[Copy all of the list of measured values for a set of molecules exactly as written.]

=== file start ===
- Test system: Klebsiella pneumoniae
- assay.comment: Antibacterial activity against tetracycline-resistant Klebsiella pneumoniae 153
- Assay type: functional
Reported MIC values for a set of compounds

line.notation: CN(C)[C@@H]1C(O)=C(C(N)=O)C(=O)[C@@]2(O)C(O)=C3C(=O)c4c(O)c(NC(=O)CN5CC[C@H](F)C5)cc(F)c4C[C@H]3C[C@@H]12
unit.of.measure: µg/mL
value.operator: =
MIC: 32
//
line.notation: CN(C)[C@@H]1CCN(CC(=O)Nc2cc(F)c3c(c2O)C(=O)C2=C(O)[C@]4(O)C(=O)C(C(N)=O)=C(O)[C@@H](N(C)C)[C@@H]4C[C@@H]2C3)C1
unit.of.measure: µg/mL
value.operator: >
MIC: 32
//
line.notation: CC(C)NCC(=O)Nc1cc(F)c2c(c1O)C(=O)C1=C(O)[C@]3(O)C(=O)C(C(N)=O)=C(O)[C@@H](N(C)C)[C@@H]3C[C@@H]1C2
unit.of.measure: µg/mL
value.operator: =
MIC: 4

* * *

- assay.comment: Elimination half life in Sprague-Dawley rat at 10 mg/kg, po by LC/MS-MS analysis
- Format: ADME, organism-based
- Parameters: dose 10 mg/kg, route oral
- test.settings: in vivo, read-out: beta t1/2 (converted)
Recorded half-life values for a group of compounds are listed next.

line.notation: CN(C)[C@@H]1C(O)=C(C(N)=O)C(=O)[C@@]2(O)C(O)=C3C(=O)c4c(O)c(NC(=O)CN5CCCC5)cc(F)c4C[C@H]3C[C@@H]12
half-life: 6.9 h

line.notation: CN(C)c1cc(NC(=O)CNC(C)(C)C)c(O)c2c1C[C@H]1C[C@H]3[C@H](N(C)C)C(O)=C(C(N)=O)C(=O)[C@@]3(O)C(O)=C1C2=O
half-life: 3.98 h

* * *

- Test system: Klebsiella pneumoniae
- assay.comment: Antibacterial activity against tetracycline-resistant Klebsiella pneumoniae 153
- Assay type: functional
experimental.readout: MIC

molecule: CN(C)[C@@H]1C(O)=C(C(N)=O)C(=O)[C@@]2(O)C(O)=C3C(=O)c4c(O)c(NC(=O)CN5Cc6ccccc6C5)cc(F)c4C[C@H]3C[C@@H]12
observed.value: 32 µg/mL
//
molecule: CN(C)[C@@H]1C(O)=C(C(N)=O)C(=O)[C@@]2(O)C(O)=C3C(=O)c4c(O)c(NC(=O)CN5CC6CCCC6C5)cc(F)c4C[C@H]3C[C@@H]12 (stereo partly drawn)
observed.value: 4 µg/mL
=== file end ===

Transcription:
- Test system: Klebsiella pneumoniae
- assay.comment: Antibacterial activity against tetracycline-resistant Klebsiella pneumoniae 153
- Assay type: functional
Reported MIC values for a set of compounds

line.notation: CN(C)[C@@H]1C(O)=C(C(N)=O)C(=O)[C@@]2(O)C(O)=C3C(=O)c4c(O)c(NC(=O)CN5CC[C@H](F)C5)cc(F)c4C[C@H]3C[C@@H]12
unit.of.measure: µg/mL
value.operator: =
MIC: 32
//
line.notation: CN(C)[C@@H]1CCN(CC(=O)Nc2cc(F)c3c(c2O)C(=O)C2=C(O)[C@]4(O)C(=O)C(C(N)=O)=C(O)[C@@H](N(C)C)[C@@H]4C[C@@H]2C3)C1
unit.of.measure: µg/mL
value.operator: >
MIC: 32
//
line.notation: CC(C)NCC(=O)Nc1cc(F)c2c(c1O)C(=O)C1=C(O)[C@]3(O)C(=O)C(C(N)=O)=C(O)[C@@H](N(C)C)[C@@H]3C[C@@H]1C2
unit.of.measure: µg/mL
value.operator: =
MIC: 4

* * *

- assay.comment: Elimination half life in Sprague-Dawley rat at 10 mg/kg, po by LC/MS-MS analysis
- Format: ADME, organism-based
- Parameters: dose 10 mg/kg, route oral
- test.settings: in vivo, read-out: beta t1/2 (converted)
Recorded half-life values for a group of compounds are listed next.

line.notation: CN(C)[C@@H]1C(O)=C(C(N)=O)C(=O)[C@@]2(O)C(O)=C3C(=O)c4c(O)c(NC(=O)CN5CCCC5)cc(F)c4C[C@H]3C[C@@H]12
half-life: 6.9 h

line.notation: CN(C)c1cc(NC(=O)CNC(C)(C)C)c(O)c2c1C[C@H]1C[C@H]3[C@H](N(C)C)C(O)=C(C(N)=O)C(=O)[C@@]3(O)C(O)=C1C2=O
half-life: 3.98 h

* * *

- Test system: Klebsiella pneumoniae
- assay.comment: Antibacterial activity against tetracycline-resistant Klebsiella pneumoniae 153
- Assay type: functional
experimental.readout: MIC

molecule: CN(C)[C@@H]1C(O)=C(C(N)=O)C(=O)[C@@]2(O)C(O)=C3C(=O)c4c(O)c(NC(=O)CN5Cc6ccccc6C5)cc(F)c4C[C@H]3C[C@@H]12
observed.value: 32 µg/mL
//
molecule: CN(C)[C@@H]1C(O)=C(C(N)=O)C(=O)[C@@]2(O)C(O)=C3C(=O)c4c(O)c(NC(=O)CN5CC6CCCC6C5)cc(F)c4C[C@H]3C[C@@H]12 (stereo partly drawn)
observed.value: 4 µg/mL